This was a joint effort with the Sands Contest Group and an excellent write up with pictures can be found on their blog at http://www.m0scg.org.uk/home/jura.
This was an altogether larger affair than our previous island visits. Paul, Steve and Mark from the Workington club joined the crew comprising (from right to left in the picture):
- Mike 2E0VMF
- Ian G0VGS
- Steve G0MTD
- Frank G8BME
- Kev G6FKE
- Andrew G0LWU
- Brian G0RDH
- Paul M1PAF
- Mark M0WCR
Kev’s dad, Paddy (on the left), came along with us and ably assisted at every possible opportunity. Thankfully he helped Mark in the kitchen as catering for ten people for a week is a major undertaking. He also displayed particular flair with the dinner gong which was heard over the air on a number of occasions!
The main challenge with this number of people was finding somewhere we could all stay. The Sand’s guys came up trumps here with Jura House, possibly the largest house on the island with a nice meadow in front of it leading down towards the shore. The house was something else, with more bedrooms than we needed and ample catering facilities including two kitchens. In the event that anyone wanted some relaxation and a break from the radio there was even a full sized snooker table.
We had a variety of antennas in the arsenal this year, including a pair of phased verticals for 40m, a Spiderbeam for 20m up, a 1/4 wave 80m vertical and dipoles for 160m, 80m and 40m atop a 15m mast. Getting the dipoles up that bit higher worked really well. We also took along the vertical Moxon for portable operations.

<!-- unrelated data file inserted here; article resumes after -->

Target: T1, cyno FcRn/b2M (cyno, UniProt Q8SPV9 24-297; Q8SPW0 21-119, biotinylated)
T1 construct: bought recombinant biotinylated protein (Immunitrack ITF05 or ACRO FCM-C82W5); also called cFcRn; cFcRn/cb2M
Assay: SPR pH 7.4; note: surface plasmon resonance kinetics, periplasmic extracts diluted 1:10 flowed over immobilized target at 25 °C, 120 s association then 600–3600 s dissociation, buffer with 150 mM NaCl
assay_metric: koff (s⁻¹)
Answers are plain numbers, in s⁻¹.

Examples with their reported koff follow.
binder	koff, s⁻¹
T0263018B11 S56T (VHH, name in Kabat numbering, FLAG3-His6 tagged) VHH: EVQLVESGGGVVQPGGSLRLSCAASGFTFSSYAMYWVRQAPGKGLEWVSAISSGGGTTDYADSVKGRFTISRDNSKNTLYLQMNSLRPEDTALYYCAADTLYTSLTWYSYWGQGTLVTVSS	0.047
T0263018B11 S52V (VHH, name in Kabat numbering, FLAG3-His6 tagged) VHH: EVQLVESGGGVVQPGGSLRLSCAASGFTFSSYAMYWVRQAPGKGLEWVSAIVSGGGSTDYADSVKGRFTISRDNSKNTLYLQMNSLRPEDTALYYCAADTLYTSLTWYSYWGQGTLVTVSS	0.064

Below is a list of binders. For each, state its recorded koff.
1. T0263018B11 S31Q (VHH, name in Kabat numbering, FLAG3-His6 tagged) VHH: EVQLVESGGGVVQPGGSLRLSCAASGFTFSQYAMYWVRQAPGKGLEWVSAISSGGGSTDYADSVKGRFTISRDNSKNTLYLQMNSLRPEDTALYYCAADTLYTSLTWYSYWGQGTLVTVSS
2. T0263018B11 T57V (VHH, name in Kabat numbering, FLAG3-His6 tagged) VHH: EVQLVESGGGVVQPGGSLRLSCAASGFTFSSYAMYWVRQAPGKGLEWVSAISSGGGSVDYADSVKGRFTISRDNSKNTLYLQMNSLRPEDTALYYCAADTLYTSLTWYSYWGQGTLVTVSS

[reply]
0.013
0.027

There was plenty of opportunity for shared learning on this visit and everyone got something out of it. We were introduced to networked logging using Win-Test and liked it a lot. We sometimes had 4 stations going and it was great to be able to see who was working who, what frequencies everyone was on and a live running total of countries, QSO’s etc.
Steve and Paul also took the opportunity to do some portable operation using the now well proven vertical Moxon with 100 watts. Despite our obvious enthusiasm there was a bit of healthy scepticism (in the best of humour) from the Sands guys as to whether it could really out perform the Spiderbeam and 400 watts from the house. After returning from our portable foray 400+ QSO’s the better, including nearly 80 contacts to Japan, there was more interest. The following day some of the Sand’s guys came along to our portable site to see for themselves. Their timing was impeccable as we passed the mic to Mike (no pun) and his first shout raised a station in Australia. No more convincing needed from thereon.
The main station did do much better towards the americas though as our portable spot was not the best for contacts to the west. In fairness the combination of the two different approaches helped us achieve our total of 6000 QSO’s which from our perspective was a mindblowing total. It’s possible we could have done many more but we did eat, sleep and drink a little bit (well what did you expect in the heart of whisky country) as well.
It’s interesting that everyone got on with one another well despite some being met for the first time at the motorway services rendezvous. We all had a great time and it was really fun being part of a larger party.
The Sands team take the credit for the organisation of this trip and we thank them wholeheartedly for giving us the opportunity to take part (and drink Boddingtons)